Opinions of Saturday, 10 February 2018
Columnist: Samwin John Banienuba
It was not breaking news when I read it! It was already beyond the Reuters threshold of breaking news. But when I turned on my phone after work and tried catching up with homeland Ghana it broke my heart and nerves to read what I read.
Ghanaweb, peacefmonline and myjoyonline are my usual online stop overs and they all carried the same grim news of a road accident that called Ebony home to the ancestral end of the world the night before. Ebony is no more!
She died in a collision between her own jeep and a VIP bus on her way from Sunyani to Accra. And she was returning to the capital after doing what all good daughters do, visit mum!
The first time I heard of Ebony is less than two months ago, 31st December 2017 to be precise. We were gathered at a friend’s to mark the crossover into the New Year. We were not many but it was an all Ghanaian affair, young and old and Ebony found her way into our midst. What a Ghanaian!
To put discussions in perspective we looked her up in youtube on screen. Many of us appreciated her stage trademark and submitted that her management must have found it a selling point in her career. Many of us disagreed and gave our conservative Ghanaian culture as argument and explanation. We confirmed or disabused our pros and cons based on the clips we watched. Her music and her performance of it added to our hype and merry plus everything else that makes a Ghanaian gathering Ghanaian.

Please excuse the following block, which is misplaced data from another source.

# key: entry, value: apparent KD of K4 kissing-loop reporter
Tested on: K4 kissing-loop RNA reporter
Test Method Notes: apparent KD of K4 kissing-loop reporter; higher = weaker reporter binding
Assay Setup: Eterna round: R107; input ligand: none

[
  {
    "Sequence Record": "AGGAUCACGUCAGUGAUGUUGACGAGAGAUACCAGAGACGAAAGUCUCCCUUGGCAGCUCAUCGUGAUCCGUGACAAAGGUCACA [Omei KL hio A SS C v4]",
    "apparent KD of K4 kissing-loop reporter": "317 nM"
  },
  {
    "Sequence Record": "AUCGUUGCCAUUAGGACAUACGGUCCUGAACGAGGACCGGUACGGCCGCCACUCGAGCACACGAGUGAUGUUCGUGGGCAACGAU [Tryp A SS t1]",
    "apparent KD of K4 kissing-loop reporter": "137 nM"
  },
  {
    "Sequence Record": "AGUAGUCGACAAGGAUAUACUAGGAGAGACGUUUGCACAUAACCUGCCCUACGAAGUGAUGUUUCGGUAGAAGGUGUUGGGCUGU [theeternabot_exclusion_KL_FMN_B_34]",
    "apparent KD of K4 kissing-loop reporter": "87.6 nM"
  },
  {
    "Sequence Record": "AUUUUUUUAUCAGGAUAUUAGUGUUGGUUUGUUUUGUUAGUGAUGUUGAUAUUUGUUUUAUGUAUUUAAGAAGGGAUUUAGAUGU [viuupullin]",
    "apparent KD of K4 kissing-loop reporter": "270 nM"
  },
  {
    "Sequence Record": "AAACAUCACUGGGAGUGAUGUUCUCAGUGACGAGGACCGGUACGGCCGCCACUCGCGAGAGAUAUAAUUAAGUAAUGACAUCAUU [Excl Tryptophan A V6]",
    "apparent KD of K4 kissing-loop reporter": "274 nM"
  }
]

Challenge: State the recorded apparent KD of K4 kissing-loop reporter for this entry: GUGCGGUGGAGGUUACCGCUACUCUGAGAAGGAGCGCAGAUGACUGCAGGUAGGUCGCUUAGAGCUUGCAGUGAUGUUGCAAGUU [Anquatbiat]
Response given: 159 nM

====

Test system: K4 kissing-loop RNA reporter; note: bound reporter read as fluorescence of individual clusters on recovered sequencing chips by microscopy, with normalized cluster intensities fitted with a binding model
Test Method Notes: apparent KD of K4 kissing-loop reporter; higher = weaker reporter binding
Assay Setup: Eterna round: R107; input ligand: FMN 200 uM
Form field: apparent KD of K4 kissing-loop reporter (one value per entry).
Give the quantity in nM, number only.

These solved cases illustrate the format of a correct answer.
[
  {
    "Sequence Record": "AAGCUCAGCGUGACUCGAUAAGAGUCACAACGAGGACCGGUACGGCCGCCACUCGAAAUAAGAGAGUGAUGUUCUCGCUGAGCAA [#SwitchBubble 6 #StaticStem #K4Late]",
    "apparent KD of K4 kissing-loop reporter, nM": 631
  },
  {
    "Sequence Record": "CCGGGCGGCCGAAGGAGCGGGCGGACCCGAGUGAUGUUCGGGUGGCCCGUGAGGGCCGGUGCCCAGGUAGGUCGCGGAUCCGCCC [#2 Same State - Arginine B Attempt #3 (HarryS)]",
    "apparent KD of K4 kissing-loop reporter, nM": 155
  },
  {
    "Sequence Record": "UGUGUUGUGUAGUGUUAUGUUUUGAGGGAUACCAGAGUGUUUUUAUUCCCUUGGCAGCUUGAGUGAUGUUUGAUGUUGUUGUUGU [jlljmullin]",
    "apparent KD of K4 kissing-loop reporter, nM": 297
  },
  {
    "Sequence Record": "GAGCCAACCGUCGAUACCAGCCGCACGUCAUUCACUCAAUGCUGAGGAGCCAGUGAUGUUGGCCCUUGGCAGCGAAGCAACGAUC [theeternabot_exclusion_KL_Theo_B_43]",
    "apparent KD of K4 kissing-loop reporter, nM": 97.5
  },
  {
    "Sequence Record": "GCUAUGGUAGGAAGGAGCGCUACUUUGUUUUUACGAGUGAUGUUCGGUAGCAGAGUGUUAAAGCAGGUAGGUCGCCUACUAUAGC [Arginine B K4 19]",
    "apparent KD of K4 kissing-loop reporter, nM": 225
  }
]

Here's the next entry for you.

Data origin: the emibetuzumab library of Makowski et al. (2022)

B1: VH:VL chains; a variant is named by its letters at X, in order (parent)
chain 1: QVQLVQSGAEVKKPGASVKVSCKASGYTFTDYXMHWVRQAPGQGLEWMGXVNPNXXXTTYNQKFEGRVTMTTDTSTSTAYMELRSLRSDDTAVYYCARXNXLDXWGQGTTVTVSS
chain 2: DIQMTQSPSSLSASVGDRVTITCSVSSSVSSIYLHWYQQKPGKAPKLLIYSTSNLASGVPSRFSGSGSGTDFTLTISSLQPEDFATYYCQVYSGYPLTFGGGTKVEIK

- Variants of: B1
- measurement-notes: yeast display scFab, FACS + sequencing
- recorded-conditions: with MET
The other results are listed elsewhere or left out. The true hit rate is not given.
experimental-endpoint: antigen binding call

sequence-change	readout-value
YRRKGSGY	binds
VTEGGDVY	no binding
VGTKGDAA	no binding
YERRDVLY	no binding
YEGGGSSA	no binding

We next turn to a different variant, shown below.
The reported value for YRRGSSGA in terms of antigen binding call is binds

The differences bordered on the generational! No one disagreed Ebony was young, beautiful, talented and a high-flyer of the Ghanaian flag in the music industry. We welcomed her to our own little corner where we celebrated the good and the beautiful of homeland Ghana in much the same way we critiqued the bad and the ugly as we see it from across the Atlantic. She had clearly gate-crashed and that made her one of us and a welcomed one for that matter.
I thought very little of our discussions thereafter, but looking back from 31st December with reflections of what I know now, Ebony no doubt sums up the meaning of breakthrough whatever breakthrough means. At twenty she was a celebrity and a celebrity she was no matter the perceptions or validations and vilifications. She lived a wholesome life and until that tragic crash she was an epitome of a Ghanaian success story.
Ebony’s death and all the others that perished with her is another tragic and rude awakening of our road and safety policies and strategies. Whatever the doomsday pastors are singing and prophesying it is palpably human error combined with road safety failure that cut short the life of our beloved national heroine.
Ebony is not the first in the string of national losses on our national roads and will invariably not be the last, but could somebody up somewhere find in this additional pain of our collective loss one more reason to beef up everything about driver and road safety? Doing that will be the highest tribute to her and homeland Ghana than any befitting funeral and burial our state could offer in recognition of the industry of Ebony.
Good night dear heroine, sleep well our Ebony!
The writer is Ghanaian and a commentator of national and continental affairs